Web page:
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Optical Sensors Watch What We Eat

Photonics Spectra
Jun 2013
Gary Boas, Contributing Editor, gary.boas@photonics.com

Optics technologies are advancing food safety applications.

Natural pathogens. Food fraud and adulteration. Bioterrorism. Food safety is more of a concern today than it’s ever been before. Because the path from producer to consumer is long and complex – and often a bit of a mystery – it’s important to be able to tell what’s in our food. And new technologies are making it easier to do just that.

Thirty or 40 years ago, before the food industry became what it is today, a food fraud incident – where ingredients are substituted with others for economic gain – would likely have been confined to a small geographic area. Relatively few people would have been affected, and tracking the fraud to its source would have been relatively straightforward.


Food fraud is a growing concern worldwide. Cases like the melamine incidents of 2007 and 2008 – in which an industrial contaminant made its way into baby formula made in China – have spurred interest in developing and improving technologies for identifying such fraud. Here, a scientist with the US Pharmacopeial Convention is loading samples into the autosampler in a high-performance liquid chromatography system.

But now we have very long, complicated supply chains that “reach around the world and back,” said Jeffrey Moore, a researcher with the US Pharmacopeial Convention, a Rockville, Md.-based scientific nonprofit that sets standards for food ingredients, medicines and dietary supplements. This makes it especially difficult to monitor individual ingredients and detect cases of substitution or adulteration.

Food fraud is often viewed as an economic issue, but it also poses a growing health concern, in large part because of this globalization of the food supply. Ingredient tampering at any point in the food supply chain could have health consequences worldwide. And a single processed food product might have 10, 20 or even 30 different ingredients, increasing the likelihood of incidents and complicating efforts to identify and track them.

Researchers suggest that fraud might even be a greater health threat than other, more established food-related concerns. As an example, they point to the melamine incidents of 2007 and 2008, in which the industrial contaminant was found in some baby formula made in China, resulting in a number of illnesses among babies there. Melamine wasn’t on the food industry’s radar prior to the incidents, and for this reason, routine quality control analyses weren’t looking for it.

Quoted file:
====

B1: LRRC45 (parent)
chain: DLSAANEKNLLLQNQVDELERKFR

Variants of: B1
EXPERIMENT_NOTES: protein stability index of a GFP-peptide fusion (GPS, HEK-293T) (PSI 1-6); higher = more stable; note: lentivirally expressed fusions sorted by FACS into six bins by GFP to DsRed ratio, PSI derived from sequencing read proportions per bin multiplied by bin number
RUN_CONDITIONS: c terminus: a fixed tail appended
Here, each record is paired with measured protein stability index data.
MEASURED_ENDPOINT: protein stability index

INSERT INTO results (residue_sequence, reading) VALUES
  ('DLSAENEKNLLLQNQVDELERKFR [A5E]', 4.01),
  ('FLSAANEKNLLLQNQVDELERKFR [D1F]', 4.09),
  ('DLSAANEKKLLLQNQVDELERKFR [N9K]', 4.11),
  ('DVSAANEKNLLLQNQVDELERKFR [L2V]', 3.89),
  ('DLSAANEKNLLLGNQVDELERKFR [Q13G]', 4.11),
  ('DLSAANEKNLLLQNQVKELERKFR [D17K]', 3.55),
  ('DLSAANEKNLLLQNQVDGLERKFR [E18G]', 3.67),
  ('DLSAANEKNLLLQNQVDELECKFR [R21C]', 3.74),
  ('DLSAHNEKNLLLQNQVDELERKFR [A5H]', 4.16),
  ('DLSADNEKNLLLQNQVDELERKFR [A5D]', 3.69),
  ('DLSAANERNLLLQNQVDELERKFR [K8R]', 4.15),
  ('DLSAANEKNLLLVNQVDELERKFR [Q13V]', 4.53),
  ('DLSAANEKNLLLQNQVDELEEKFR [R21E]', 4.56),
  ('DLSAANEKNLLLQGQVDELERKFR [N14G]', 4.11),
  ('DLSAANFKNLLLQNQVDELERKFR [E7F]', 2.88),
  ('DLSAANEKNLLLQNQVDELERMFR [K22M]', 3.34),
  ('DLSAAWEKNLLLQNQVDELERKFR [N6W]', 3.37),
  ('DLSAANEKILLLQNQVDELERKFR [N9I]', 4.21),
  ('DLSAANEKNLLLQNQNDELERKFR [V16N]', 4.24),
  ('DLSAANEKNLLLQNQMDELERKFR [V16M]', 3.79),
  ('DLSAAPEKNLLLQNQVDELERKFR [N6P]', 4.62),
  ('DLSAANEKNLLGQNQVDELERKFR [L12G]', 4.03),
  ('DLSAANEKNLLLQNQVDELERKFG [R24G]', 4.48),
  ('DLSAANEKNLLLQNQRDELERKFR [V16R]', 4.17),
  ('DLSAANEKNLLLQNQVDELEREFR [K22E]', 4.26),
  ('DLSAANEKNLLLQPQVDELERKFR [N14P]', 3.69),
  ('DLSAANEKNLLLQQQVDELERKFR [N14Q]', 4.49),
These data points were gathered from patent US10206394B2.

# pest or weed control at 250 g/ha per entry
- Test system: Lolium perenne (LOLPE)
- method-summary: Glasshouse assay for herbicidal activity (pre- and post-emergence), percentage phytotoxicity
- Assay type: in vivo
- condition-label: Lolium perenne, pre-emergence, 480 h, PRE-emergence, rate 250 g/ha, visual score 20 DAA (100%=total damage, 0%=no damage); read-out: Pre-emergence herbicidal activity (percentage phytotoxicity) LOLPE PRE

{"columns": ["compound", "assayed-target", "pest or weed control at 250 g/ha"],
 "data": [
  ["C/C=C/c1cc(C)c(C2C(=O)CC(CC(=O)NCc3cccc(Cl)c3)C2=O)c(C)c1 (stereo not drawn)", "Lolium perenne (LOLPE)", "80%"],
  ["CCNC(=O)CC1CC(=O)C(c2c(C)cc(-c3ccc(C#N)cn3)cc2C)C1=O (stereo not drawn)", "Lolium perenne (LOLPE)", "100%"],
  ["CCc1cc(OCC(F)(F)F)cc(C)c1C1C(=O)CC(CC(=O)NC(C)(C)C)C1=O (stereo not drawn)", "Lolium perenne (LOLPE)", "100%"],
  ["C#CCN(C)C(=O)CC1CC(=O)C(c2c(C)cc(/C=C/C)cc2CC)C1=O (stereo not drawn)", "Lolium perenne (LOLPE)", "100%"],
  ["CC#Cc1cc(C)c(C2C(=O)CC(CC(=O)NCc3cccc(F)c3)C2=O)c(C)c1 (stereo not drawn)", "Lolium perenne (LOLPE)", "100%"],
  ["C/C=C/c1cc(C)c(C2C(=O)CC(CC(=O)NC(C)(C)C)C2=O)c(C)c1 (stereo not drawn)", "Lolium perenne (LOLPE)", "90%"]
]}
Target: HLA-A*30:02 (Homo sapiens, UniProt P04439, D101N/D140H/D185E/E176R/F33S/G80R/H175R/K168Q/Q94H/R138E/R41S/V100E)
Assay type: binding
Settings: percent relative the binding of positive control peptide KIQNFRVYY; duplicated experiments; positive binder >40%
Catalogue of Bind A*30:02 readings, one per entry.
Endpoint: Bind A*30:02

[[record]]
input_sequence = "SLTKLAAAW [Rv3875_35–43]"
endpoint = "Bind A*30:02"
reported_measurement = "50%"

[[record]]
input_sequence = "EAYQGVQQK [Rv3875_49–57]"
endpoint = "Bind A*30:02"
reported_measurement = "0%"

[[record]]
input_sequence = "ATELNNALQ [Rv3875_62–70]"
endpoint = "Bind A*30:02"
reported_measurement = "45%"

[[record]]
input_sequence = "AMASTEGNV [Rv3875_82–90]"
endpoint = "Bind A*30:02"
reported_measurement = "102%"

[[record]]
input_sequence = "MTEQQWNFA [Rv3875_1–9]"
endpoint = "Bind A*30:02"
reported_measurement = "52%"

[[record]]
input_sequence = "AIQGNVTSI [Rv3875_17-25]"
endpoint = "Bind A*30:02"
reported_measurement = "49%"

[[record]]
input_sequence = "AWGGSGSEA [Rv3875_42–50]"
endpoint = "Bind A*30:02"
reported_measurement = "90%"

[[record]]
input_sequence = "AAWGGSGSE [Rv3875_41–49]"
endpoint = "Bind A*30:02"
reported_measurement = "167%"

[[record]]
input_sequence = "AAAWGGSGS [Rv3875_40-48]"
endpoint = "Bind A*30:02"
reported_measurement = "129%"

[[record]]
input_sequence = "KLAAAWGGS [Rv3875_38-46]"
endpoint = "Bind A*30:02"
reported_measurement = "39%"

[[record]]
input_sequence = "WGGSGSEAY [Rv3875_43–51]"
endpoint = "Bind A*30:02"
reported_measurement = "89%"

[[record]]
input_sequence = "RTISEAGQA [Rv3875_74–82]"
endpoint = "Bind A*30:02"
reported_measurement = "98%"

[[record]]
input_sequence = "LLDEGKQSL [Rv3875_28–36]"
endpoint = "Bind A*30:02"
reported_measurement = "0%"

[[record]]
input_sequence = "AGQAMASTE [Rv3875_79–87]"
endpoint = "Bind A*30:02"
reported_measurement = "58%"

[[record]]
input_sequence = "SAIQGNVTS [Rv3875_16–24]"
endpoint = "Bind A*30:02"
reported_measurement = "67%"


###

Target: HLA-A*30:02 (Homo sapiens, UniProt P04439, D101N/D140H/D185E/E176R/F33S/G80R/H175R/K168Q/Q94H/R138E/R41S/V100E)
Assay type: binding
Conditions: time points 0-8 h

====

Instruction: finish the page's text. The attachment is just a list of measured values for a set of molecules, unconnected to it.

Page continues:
High-performance liquid chromatography and IR spectroscopy are among the analytical detection methods most commonly used in screening for food fraud. These are especially effective when testing simple chemical food additives – sodium benzoate, for example – where procedures are well established and relatively straightforward. When you start using complex ingredients such as milk powder or whey protein, Moore said – ingredients where the chemical composition can vary depending on the part of the world or breed of cow it’s from, etc. – “that’s where there are needs in terms of the technology.”

One of the ways to address these needs: rapid nontargeted analytical methods coupled with robust data analysis procedures, to handle the information-rich results from IR spectroscopy, and simply to determine whether the entire spectrum from a sample looks normal in comparison to a library of authentic spectra.

“When you’re analyzing something like milk powder that is compositionally complex and variable, you need sophisticated mathematical tools to make sense of the data,” Moore said. “Chemometrics” – the investigation of chemical systems via data analysis – “can distill these very complex data sets to help make a decision as to whether a test sample falls within the normal range of milk powders, or whether it looks suspicious and should be further tested.”

Implementation of these and other approaches would help to advance screening for food fraud by broadening the scope of what can be found. Many believe that the melamine issue could have been prevented if some of the technologies had been available before 2007, Moore said. Indeed, this realization has spurred interest in developing the technologies.

Detecting foodborne pathogens

This spring, a Buffalo, N.Y.-based snack food maker recalled more than 10 million pounds of frozen chicken quesadillas, pizza slices, Philly cheesesteaks and other items produced at its Waycross, Ga., plant, which had been linked to a potentially dangerous outbreak of E. coli. As of mid-May, 35 people in 19 states had fallen ill after eating the foods; nine had been hospitalized.


Researchers have reported a means of detecting E. coli using surface-enhanced Raman scattering and activated nanoparticles to identify small concentrations of the pathogen in milk and juice samples. Shown here is a schematic diagram of the bio-nanoparticle activation.

Foodborne pathogens such as E. coli, salmonella, cholera and others are a growing concern given their potentially significant health, economic and social impact. Especially because of the complex food supply chain in place today, we need technologies to identify such pathogens rapidly and reliably and to trace them back to their source.